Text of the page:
In the June 8 article “Institutes on U.S. campuses: a boon or a threat?” Matthew Pennington seeks to provide a balanced view of the arguments, pro and con, regarding the issue of Confucius Institutes and national security. But in doing so, he glosses over the seminal issue that has been the primary cause of rejection or controversy on U.S. and European campuses.
It isn’t a concern about the cultivation of China intelligence operatives: Rather, it’s that Confucius Institutes have been wielding their considerable financial clout on campuses to suppress courses, seminars or invited guests who want to address issues that are not acceptable to the Chinese government. Most prominent among these are issues related to Tibetan identity and the Dalai Lama.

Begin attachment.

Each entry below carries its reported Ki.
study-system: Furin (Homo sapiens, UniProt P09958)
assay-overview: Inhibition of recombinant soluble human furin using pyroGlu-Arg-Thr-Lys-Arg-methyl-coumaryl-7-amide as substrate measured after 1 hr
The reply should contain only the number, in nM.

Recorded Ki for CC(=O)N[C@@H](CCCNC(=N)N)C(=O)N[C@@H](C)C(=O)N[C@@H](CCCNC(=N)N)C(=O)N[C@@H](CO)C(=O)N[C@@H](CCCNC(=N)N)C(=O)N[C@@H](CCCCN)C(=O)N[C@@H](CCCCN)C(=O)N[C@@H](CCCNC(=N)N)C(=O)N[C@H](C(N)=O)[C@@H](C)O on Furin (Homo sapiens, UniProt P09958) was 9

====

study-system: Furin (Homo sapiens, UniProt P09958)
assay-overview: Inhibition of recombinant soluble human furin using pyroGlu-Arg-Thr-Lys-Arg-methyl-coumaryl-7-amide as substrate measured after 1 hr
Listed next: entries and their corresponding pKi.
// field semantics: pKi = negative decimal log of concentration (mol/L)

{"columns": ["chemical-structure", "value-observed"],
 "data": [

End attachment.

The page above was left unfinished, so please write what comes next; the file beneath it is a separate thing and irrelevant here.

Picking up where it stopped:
I know colleagues whose attempts to promote such discussions have been shut down due to this kind of pressure. It is the fear of extension of this kind of usage of soft power that has led many institutions to be concerned.
The opinions expressed in this letter to the editor are the writer’s own and do not necessarily reflect the policies of The Japan Times.
IN FIVE EASY PIECES WITH TAKE 5